Stay strong – and move forth and yup – Imposter Syndrome is just others winding their small thinking ways into our own brain – she? She said, to me, “You would make such a great history teacher – but you would need to be at College level – and it’s gonna be expensive and a lot of time to get the education in order to serve on that front – but remember, whether you pursue or ya don’t – that’s what you are – and I’ll support you every way I know how, if you choose to commit to that higher education path – but you can also serve in other ways….”

    Me? Still just a high school graduate – and she helped both my sons with guidance on where, when, how, to pursue their higher education, cuz either I or them called her for guidance on ‘what to do on this front?” of financing/applying/testing/essay levels – 😀

    I’m forever in her debt, personally, and for my children – just because, she walked and sacrificed herself, over and over, to be who she was born to be.


    • This is such a beautiful telling of your ex sister in law. She seems like an amazing woman and I am so in awe for the admiration you have for her. She is amazing for helping out your children with navigating the applications and knowledge of higher education. Your response made my night! Thank you so much for the love and support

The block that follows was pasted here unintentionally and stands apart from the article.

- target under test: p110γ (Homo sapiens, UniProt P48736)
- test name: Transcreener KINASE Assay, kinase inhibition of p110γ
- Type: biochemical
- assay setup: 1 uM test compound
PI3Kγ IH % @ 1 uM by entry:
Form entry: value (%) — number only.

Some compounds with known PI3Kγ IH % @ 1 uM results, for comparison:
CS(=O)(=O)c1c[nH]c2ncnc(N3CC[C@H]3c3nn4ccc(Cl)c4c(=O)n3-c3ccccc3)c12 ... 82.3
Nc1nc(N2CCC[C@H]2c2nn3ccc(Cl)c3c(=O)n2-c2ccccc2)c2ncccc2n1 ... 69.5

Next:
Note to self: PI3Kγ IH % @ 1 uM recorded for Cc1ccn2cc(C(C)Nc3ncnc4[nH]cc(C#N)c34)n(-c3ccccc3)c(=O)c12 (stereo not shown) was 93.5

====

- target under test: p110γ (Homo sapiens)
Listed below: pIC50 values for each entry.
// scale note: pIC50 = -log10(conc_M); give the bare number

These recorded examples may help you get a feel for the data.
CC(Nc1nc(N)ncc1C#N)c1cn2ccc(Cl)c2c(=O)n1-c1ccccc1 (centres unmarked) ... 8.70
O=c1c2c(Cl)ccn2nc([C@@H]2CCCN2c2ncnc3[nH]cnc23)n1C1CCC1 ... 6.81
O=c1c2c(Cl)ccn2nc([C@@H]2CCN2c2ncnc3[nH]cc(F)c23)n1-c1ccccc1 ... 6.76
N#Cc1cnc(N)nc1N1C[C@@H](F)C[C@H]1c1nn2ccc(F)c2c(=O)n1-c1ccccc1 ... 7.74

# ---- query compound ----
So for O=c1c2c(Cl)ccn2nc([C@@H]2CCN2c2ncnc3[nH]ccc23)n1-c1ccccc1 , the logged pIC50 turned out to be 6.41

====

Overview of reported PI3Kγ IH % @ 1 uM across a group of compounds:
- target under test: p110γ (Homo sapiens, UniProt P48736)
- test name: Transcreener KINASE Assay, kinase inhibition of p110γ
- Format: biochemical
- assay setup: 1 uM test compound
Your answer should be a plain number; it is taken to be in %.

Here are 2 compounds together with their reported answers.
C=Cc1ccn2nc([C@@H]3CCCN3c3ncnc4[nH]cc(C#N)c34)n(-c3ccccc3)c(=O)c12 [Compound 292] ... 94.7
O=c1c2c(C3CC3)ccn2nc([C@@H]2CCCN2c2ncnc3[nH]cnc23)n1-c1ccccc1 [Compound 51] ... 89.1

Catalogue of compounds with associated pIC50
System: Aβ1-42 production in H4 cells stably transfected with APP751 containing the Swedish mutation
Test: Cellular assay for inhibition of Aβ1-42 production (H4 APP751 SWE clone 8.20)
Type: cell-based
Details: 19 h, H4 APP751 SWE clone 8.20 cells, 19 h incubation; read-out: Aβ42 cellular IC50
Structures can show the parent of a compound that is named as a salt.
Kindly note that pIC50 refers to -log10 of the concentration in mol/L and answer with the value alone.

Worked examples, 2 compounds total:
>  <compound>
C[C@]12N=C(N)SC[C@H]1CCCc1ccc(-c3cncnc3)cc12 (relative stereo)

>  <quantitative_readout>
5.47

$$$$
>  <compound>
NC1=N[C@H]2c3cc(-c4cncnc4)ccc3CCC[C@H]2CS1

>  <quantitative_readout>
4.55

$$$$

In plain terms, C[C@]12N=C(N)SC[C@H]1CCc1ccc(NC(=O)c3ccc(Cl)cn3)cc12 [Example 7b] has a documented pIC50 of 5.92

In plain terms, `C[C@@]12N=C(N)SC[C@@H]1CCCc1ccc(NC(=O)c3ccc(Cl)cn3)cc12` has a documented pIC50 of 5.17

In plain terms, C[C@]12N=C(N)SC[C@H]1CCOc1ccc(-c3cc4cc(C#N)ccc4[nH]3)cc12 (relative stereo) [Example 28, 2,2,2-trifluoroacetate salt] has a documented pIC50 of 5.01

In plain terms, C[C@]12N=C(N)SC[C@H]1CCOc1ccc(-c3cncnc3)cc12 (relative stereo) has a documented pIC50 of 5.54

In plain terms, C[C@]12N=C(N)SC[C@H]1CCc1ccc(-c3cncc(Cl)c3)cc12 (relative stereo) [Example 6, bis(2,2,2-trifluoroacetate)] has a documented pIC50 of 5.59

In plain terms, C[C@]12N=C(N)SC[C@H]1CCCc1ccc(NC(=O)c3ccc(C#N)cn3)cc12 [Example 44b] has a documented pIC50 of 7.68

Liked by 1 person

      • I guess, in my own way, I am a history ‘professor’ – With little effort, I remember the stories of individuals, that they share with me or I observe – of the perseverence and beauty of those who may never be famous, but who impact so many lives – and I share those ‘moments’ in history, with others who walk similar paths, or have similar aspirations, or meet similar challenges – both to pass on the story of one, so their life work, isn’t lost to sands of time, fully, but also, to say to others, “you walk this path no alone’ in hopes that during times of great challenge, they remember others have overcome, thus they perhaps, can too! 😀 Thus, I was happy to read your response – it feels as if ‘my job’ here is done! Go forth and prosper, knowing, someday, in some way, someone like me, will write a similar response, to another, but you will be the main character in it! Best wishes!